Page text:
Wednesday, February 6, 2008

Ikea adds storage in my kitchen

After about six months into living in the city I am finally starting to settle into my apartment. Aided by a nice bonus at work, I have started trading in my suburban (short and wide) furniture for city pieces (tall or deep).

My kitchen has been perplexing though. I have a good amount of cabinet space but it doesn't seem to be enough. One cabinet holds my pots and cooking stuff. The main cabinet over my sink holds my dishes and glasses, while the cleaning supplies and utensils live under my sink. My last cabinet holds my dry goods and my pans. I have almost no counter space, so my toaster and a paper towel holder are the only things around my sink.

It is a galley kitchen and everything is stacked on one side. So you'd think my free wall would be the perfect place to add more cabinets. Alas, the door way is not placed mid-galley, it is much closer to the right free wall. In fact, there's only 7" between the door and the wall. But lately I've really needed the additional storage. Inspired by Apartment Therapy's January Jumpstart Project, I decided to get off my arse and do something to fix my storage issues.

The "free wall." There is only 7 inches
of clearance from the wall to my door
to the backyard, or into the kitchen.

It was impossible to find cabinets that shallow, so my next option was shelves. I found 11" deep shelves but those stuck out into the entry and the doorway to my backyard. No good. I was starting to think I'd never find anything for the wall.

Ikea to the rescue! I have browsed through that catalog about a million times by now. Every time I discover something new. My initial thought was to get the Lack shelves. They were the right length but too deep, so they were out.

So I flipped to the kitchen section. Before I'd only looked through for cabinets but now I was looking for shelving solutions. Ikea did me one better. They make several styles of rails that you attach to the wall and hang accessories from. Initially I liked the Grundtal series because it's stainless steel like my appliances but when I got to the store I liked the Kroken series better. I bought two rails, plus two spice racks, one multi-purpose shelf, three pot holders and a bunch of hooks. All of that cost about $75.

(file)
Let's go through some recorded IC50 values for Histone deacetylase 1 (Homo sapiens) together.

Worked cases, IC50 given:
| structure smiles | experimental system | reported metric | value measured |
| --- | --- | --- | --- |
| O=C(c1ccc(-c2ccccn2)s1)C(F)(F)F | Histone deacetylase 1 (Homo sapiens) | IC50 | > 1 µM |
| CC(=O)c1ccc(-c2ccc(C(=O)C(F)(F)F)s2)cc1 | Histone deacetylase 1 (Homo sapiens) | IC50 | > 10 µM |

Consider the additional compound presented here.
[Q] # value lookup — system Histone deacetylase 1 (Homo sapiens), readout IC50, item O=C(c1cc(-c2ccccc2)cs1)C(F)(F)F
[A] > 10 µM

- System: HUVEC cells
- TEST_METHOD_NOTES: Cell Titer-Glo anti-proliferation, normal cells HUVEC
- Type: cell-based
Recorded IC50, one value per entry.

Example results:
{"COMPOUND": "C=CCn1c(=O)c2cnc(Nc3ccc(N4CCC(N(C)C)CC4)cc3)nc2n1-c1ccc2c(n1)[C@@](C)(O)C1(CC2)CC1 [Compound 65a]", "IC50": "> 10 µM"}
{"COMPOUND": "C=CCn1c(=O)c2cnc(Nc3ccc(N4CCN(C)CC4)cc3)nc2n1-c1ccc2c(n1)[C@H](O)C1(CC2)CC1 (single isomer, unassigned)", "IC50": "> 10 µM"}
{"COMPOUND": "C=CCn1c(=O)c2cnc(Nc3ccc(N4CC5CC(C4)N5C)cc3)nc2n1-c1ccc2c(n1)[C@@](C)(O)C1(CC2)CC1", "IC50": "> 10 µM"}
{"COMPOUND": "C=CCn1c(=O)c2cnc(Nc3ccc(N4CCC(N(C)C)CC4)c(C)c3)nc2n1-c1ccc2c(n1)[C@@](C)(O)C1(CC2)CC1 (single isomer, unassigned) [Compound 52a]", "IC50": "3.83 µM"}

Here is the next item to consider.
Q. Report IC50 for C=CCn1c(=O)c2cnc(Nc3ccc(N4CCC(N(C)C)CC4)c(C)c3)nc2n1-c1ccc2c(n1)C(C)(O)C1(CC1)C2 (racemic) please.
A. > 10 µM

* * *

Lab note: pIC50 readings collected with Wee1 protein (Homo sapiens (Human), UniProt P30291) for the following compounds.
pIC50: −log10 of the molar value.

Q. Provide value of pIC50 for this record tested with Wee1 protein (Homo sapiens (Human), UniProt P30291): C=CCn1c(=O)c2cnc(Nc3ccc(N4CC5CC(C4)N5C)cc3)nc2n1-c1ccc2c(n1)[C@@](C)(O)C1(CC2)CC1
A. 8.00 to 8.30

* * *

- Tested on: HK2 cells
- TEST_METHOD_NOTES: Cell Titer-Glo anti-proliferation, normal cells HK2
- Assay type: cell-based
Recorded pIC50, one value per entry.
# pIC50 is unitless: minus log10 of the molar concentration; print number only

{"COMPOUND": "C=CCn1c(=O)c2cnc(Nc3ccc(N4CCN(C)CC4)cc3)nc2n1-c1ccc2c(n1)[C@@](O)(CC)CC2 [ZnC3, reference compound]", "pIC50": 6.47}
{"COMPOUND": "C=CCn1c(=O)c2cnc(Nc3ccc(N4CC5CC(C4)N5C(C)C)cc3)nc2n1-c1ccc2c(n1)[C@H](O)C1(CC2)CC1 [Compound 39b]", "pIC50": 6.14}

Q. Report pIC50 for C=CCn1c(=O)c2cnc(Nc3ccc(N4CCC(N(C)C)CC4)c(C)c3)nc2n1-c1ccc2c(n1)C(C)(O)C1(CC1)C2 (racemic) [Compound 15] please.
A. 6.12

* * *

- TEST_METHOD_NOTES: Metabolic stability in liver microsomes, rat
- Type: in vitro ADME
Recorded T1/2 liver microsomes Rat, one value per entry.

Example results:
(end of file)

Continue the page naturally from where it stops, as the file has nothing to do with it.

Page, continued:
Then I went to the office section and bought two white Järpen shelves. They make them in two depths - 11" and 7.5". Instead of the recommended wall supports I bought four Håll brackets because they matched the Kroken accessories. Also, the brackets can be installed to fit either the 11" deep shelves, or by flipping them the 7.5" deep shelves. Genius! Together, the shelves and the brackets were about $30.

At the risk of sounding dumb, I have no idea if New York City apartment building walls have studs or not. My guess was no because every construction site I've seen (and there are plenty) has a concrete or steel frame for each apartment. So the last part of my do-it-yourself prep was a trip to Home Depot. I grabbed a stud finder to find out the truth, a level, and both concrete wall screws and anchor screws so that no matter what my results I would be prepared.

Back on the UES, I used the stud finder and confirmed that my kitchen wall was concrete. After a couple of hours of work marking, measuring, leveling and installing, here was my end result:

The fruits of my labor.

I am so frickin' proud of myself! I called T and bragged to another friend over the weekend. The two shelves match the white wall. They hold my pans and some dry foods, freeing valuable cabinet space. The little counter space I have has been freed because the paper towel holder and my toaster live on the shelves as well. I even went to Container Store and splurged on some of those stackable kitchen jars.

On the far rail I have two hooks which hold my frying pans and two more hooks hold my pot holders and cooking gloves. There are also two empty planter pots that will soon hold spices. The near rail has my spice rack and the front shelf is temporarily holding extra spices and my Pam.

The best part? The depth of everything was no more than 7.5", so nothing encroaches into my doorways. I can still flow through the galley unimpeded. I ended up with some leftover products to return to Ikea, so in the end this project will have cost me about $100, including setup materials. I also have to paint the concrete screws black. But I'm pleased at how easy and cheap this project was and how wonderful the end result looks.

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